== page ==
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This painted seaside town is Cinque Terre, Italy:

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Below are scenes from Bassano di Grappa, Italy, near Treviso where my friend's parents are from. They have a great story: they came to the same southern Ontario town in Canada not knowing each other previously, met and got married and are still married today. Their children (my friend and her brother) are proof of the Italian northern blonds from this region, both being fair-skinned and haired with blue eyes.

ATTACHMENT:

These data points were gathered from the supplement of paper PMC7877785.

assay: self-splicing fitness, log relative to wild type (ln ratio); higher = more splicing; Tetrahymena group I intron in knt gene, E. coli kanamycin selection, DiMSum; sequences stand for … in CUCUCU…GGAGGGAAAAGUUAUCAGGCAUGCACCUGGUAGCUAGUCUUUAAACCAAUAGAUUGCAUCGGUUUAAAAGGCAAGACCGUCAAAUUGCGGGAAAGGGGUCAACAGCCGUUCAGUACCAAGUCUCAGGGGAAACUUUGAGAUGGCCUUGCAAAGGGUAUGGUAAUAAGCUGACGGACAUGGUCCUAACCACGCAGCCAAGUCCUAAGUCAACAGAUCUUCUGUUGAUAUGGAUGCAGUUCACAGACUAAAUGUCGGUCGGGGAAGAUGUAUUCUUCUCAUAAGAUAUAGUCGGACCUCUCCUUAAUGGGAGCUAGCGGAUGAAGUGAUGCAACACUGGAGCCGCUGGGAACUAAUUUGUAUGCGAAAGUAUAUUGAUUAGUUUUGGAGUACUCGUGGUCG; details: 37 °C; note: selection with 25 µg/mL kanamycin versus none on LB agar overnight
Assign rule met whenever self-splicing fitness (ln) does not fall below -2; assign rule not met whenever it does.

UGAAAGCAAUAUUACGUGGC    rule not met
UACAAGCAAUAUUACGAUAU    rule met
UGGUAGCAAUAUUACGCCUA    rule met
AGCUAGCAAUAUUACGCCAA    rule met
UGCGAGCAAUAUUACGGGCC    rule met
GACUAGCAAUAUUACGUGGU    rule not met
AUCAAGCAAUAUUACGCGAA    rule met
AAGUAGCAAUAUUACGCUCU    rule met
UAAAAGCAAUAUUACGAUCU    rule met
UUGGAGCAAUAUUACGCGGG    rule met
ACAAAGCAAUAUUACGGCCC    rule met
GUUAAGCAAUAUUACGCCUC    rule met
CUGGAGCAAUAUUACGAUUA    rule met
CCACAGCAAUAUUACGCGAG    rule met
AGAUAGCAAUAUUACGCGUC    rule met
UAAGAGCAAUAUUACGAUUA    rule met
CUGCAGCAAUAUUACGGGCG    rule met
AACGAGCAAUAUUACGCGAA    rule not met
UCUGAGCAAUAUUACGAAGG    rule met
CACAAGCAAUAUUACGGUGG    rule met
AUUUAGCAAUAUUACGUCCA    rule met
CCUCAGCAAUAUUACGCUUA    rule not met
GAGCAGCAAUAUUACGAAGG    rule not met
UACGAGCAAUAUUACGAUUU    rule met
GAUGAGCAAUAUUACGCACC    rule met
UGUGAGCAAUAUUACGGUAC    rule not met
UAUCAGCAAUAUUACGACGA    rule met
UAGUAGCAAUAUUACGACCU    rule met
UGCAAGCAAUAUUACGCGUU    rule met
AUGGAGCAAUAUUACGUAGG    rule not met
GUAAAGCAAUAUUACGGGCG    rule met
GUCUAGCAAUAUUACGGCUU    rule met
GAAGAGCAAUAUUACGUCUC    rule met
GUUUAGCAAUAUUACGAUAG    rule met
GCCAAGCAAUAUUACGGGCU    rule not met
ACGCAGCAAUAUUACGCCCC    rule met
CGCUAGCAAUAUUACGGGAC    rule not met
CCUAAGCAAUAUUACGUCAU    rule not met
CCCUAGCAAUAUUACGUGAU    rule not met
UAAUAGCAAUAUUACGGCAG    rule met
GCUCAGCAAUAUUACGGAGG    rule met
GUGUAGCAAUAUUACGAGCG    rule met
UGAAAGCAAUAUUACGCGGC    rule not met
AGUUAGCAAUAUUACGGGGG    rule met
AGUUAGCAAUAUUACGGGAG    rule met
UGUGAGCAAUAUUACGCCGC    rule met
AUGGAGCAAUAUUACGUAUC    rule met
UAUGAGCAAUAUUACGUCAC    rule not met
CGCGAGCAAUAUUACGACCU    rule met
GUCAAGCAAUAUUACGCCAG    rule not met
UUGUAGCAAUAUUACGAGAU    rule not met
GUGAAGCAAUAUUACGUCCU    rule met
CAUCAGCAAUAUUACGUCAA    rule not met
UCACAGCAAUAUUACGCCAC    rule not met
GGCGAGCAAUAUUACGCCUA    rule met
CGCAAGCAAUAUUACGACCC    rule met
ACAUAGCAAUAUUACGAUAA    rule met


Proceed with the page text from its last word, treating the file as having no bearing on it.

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These are scenes from Brixen, Tyrolean village. They had a bit of back luck there losing a tire on their car and had to stay unexpectedly overnight to find a replacement. Technically, they were in Italy but they say it felt very Austrian which borders in the north – the food was a great mix of both cultures. 

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The greenscape shots below are car shots from when they travelled from Italy to Austria, going through the highest altitude pass called 'Fernpasse' in Austria:

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June 11, 2013

Glasgow: On the Train Through Northumberland